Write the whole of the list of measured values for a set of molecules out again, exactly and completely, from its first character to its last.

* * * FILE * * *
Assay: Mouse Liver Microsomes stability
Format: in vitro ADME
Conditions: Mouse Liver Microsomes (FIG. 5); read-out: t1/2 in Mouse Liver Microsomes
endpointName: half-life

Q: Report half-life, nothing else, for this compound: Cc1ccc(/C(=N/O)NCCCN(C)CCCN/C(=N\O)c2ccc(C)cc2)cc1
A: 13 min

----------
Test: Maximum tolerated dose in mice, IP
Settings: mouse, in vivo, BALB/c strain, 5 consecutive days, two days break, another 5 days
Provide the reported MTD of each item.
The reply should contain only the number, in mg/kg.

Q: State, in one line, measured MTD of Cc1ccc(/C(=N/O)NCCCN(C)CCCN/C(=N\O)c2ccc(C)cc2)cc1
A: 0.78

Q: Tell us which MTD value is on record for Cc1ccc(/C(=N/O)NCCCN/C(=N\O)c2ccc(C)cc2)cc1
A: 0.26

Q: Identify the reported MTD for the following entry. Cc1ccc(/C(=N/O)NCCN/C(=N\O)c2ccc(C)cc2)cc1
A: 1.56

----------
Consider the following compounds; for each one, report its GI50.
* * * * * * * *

Assay: Mouse Liver Microsomes stability
Format: in vitro ADME
Conditions: Mouse Liver Microsomes (FIG. 5); read-out: t1/2 in Mouse Liver Microsomes
endpointName: half-life

Q: Report half-life, nothing else, for this compound: Cc1ccc(/C(=N/O)NCCCN(C)CCCN/C(=N\O)c2ccc(C)cc2)cc1
A: 13 min

----------
Test: Maximum tolerated dose in mice, IP
Settings: mouse, in vivo, BALB/c strain, 5 consecutive days, two days break, another 5 days
Provide the reported MTD of each item.
The reply should contain only the number, in mg/kg.

Q: State, in one line, measured MTD of Cc1ccc(/C(=N/O)NCCCN(C)CCCN/C(=N\O)c2ccc(C)cc2)cc1
A: 0.78

Q: Tell us which MTD value is on record for Cc1ccc(/C(=N/O)NCCCN/C(=N\O)c2ccc(C)cc2)cc1
A: 0.26

Q: Identify the reported MTD for the following entry. Cc1ccc(/C(=N/O)NCCN/C(=N\O)c2ccc(C)cc2)cc1
A: 1.56

----------
Consider the following compounds; for each one, report its GI50.